Information Commissioner’s Office gives Medway council six months to ensure it has a training course in place
Just last month, the council said its Twitter feed has been taken over by hackers Credit: Richard Drew/AP/Press Association Images
Medway Council has failed to ensure that mandatory data protection training was rolled out across the organisation, despite being advised to do so by the Information Commissioner’s Office.
The ICO had carried out an audit of the council back in October 2014 which provided ‘limited assurance’. It recommended that mandatory data protection training should be given to all staff and that there was regular refresher training that would be monitored.
In a follow-up audit in June 2015, the ICO found that the training had been implemented and it advised Medway Council to continue to roll this out across the organisation.
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In the same year, a Big Brother Watch report revealed that Medway Council has breached the Data Protection Act on eight occasions. Data had not been provided properly when it should have been, and in two of the eight breaches, an employee was disciplined internally. There were no resignations or convictions in either of those cases, while in the other six instances, disciplinary action wasn’t taken.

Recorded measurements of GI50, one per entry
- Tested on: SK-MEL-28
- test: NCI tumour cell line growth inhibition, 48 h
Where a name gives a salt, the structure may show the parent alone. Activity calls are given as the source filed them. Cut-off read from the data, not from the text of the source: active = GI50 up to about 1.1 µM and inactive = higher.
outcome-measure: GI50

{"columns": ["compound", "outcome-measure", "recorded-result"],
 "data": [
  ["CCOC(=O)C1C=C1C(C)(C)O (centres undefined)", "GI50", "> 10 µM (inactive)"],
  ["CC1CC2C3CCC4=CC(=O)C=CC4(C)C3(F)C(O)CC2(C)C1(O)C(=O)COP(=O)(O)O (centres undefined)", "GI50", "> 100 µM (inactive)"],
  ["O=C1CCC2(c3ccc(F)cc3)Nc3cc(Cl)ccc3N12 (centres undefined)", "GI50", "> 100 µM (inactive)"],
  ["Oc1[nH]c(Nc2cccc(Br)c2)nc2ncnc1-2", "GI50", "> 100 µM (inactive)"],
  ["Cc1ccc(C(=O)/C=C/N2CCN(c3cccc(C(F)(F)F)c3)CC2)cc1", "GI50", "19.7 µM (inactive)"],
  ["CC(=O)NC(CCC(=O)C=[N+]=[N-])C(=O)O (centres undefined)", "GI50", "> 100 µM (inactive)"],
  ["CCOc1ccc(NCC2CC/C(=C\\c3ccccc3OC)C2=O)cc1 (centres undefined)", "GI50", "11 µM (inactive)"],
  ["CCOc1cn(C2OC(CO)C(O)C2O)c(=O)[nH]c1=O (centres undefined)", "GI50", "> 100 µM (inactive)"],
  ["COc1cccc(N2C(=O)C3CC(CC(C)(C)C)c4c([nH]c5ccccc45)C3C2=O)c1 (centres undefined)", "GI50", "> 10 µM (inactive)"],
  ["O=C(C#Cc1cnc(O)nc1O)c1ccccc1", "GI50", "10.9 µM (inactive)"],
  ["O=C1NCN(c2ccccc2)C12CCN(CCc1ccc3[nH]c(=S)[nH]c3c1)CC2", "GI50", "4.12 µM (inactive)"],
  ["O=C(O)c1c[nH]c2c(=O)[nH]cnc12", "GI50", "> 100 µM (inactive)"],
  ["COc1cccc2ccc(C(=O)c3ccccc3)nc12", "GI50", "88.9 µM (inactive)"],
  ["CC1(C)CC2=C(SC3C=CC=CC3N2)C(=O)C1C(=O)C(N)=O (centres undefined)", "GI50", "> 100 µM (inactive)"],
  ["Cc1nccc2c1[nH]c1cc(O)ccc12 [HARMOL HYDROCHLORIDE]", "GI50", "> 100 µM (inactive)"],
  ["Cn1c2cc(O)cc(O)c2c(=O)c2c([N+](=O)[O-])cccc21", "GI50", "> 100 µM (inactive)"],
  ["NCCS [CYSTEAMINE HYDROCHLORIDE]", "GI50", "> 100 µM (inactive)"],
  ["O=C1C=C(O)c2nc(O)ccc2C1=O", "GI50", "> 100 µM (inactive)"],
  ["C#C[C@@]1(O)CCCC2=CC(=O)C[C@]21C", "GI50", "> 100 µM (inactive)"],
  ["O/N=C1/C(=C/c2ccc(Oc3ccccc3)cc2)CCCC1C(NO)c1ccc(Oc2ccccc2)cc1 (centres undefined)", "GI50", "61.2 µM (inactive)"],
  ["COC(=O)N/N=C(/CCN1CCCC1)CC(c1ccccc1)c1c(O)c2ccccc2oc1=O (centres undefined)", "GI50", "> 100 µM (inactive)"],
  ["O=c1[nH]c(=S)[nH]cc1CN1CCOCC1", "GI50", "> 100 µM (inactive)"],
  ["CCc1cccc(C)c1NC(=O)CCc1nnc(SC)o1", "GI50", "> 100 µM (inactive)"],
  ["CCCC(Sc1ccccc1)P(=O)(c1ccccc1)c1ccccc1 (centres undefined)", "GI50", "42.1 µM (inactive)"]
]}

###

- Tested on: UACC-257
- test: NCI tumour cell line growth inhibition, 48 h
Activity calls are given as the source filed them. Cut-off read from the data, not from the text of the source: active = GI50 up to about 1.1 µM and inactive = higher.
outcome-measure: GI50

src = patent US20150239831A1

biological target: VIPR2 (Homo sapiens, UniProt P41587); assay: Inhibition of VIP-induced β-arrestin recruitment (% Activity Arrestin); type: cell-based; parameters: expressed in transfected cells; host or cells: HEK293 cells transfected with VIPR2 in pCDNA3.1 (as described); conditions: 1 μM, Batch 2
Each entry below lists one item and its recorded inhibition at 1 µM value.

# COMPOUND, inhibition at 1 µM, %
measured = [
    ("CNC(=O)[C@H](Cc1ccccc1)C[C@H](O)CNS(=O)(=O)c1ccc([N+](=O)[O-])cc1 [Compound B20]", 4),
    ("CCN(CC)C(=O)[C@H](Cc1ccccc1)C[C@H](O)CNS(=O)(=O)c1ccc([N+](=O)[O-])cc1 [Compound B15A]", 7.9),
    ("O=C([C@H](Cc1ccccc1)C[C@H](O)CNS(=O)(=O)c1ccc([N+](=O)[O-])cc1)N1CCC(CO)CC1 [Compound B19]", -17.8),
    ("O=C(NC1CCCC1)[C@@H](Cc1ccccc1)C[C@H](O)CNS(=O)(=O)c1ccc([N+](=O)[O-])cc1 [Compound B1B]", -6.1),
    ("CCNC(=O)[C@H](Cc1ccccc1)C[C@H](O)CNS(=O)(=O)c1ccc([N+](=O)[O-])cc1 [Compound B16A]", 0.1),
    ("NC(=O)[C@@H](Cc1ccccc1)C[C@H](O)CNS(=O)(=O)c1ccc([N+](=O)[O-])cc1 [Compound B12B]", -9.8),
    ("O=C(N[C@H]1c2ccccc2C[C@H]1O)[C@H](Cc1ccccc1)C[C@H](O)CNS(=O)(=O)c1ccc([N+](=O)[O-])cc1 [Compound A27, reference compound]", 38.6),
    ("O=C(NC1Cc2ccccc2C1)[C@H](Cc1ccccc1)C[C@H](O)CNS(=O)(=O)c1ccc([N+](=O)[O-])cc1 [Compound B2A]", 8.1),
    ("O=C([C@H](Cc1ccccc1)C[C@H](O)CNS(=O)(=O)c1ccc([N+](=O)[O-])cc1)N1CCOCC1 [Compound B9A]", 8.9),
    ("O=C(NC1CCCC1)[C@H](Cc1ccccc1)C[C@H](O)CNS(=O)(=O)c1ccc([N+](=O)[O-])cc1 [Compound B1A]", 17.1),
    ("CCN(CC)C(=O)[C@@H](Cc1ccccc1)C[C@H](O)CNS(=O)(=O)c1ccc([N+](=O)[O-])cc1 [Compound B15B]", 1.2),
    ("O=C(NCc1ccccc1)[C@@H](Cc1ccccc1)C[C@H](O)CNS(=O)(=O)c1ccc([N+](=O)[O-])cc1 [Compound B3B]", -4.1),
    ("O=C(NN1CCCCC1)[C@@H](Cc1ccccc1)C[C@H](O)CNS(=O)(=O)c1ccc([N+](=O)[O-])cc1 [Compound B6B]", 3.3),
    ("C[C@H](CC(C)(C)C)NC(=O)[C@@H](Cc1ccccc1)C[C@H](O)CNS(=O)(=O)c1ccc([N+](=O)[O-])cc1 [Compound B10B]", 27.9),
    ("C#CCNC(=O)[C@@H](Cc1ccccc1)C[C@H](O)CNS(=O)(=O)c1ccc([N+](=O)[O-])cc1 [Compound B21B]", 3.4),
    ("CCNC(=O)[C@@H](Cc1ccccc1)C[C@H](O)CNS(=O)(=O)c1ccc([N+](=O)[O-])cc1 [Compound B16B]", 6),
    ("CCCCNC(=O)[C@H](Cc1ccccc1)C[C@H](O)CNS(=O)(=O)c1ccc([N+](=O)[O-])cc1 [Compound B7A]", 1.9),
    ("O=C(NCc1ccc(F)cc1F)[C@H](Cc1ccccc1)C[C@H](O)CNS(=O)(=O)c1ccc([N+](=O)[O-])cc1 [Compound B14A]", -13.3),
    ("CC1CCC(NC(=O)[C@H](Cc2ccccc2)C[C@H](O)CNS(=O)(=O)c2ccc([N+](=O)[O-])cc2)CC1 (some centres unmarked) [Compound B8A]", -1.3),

Just last month, the council said its Twitter feed has been taken over by hackers after a series of tweets set out dream policies of people claiming to be acting on behalf of the citizens of Medway.
In an enforcement notice, the ICO said it carried out a further investigation in the council’s compliance with the provisions of the Data Protection Act following two security breaches, although it did not specify which breaches these were.
It continued: “The data controller [the council] has failed to take adequate steps to ensure that mandatory data protection training has been rolled out, as advised”.
The Commissioner has given the council six months to ensure there is a mandatory data protection training programme for staff and refresher training at least every two years.
It said that delivery of the training should be tailored to reflect the needs of staff following an analysis. It also has to ensure that completion of any such training is monitored and properly documented.
The council can appeal the decision.